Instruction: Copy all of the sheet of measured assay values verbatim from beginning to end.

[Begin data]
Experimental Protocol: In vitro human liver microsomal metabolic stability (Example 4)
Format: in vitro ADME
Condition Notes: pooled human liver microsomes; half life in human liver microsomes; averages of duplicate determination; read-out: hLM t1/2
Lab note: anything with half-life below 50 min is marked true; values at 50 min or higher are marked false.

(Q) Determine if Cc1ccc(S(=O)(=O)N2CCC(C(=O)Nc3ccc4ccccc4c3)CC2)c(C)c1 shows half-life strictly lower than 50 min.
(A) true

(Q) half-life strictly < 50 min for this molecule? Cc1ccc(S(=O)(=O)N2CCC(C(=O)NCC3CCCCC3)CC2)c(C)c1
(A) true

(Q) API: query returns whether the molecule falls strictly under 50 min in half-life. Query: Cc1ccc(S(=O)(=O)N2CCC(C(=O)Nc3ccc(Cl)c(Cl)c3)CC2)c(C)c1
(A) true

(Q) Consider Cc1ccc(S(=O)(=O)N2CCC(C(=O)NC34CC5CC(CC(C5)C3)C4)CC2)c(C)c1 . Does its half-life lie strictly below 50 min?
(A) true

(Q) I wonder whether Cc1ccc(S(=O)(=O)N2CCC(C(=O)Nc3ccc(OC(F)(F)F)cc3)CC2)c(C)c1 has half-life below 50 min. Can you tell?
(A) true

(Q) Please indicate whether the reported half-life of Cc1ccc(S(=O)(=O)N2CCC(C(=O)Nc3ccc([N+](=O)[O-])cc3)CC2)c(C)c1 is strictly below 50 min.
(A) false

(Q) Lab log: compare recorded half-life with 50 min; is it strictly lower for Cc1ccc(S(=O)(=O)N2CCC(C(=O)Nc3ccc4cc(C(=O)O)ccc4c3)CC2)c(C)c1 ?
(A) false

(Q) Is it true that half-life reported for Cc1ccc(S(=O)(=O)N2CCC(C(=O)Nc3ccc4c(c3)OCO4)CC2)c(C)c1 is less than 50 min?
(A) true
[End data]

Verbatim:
Experimental Protocol: In vitro human liver microsomal metabolic stability (Example 4)
Format: in vitro ADME
Condition Notes: pooled human liver microsomes; half life in human liver microsomes; averages of duplicate determination; read-out: hLM t1/2
Lab note: anything with half-life below 50 min is marked true; values at 50 min or higher are marked false.

(Q) Determine if Cc1ccc(S(=O)(=O)N2CCC(C(=O)Nc3ccc4ccccc4c3)CC2)c(C)c1 shows half-life strictly lower than 50 min.
(A) true

(Q) half-life strictly < 50 min for this molecule? Cc1ccc(S(=O)(=O)N2CCC(C(=O)NCC3CCCCC3)CC2)c(C)c1
(A) true

(Q) API: query returns whether the molecule falls strictly under 50 min in half-life. Query: Cc1ccc(S(=O)(=O)N2CCC(C(=O)Nc3ccc(Cl)c(Cl)c3)CC2)c(C)c1
(A) true

(Q) Consider Cc1ccc(S(=O)(=O)N2CCC(C(=O)NC34CC5CC(CC(C5)C3)C4)CC2)c(C)c1 . Does its half-life lie strictly below 50 min?
(A) true

(Q) I wonder whether Cc1ccc(S(=O)(=O)N2CCC(C(=O)Nc3ccc(OC(F)(F)F)cc3)CC2)c(C)c1 has half-life below 50 min. Can you tell?
(A) true

(Q) Please indicate whether the reported half-life of Cc1ccc(S(=O)(=O)N2CCC(C(=O)Nc3ccc([N+](=O)[O-])cc3)CC2)c(C)c1 is strictly below 50 min.
(A) false

(Q) Lab log: compare recorded half-life with 50 min; is it strictly lower for Cc1ccc(S(=O)(=O)N2CCC(C(=O)Nc3ccc4cc(C(=O)O)ccc4c3)CC2)c(C)c1 ?
(A) false

(Q) Is it true that half-life reported for Cc1ccc(S(=O)(=O)N2CCC(C(=O)Nc3ccc4c(c3)OCO4)CC2)c(C)c1 is less than 50 min?
(A) true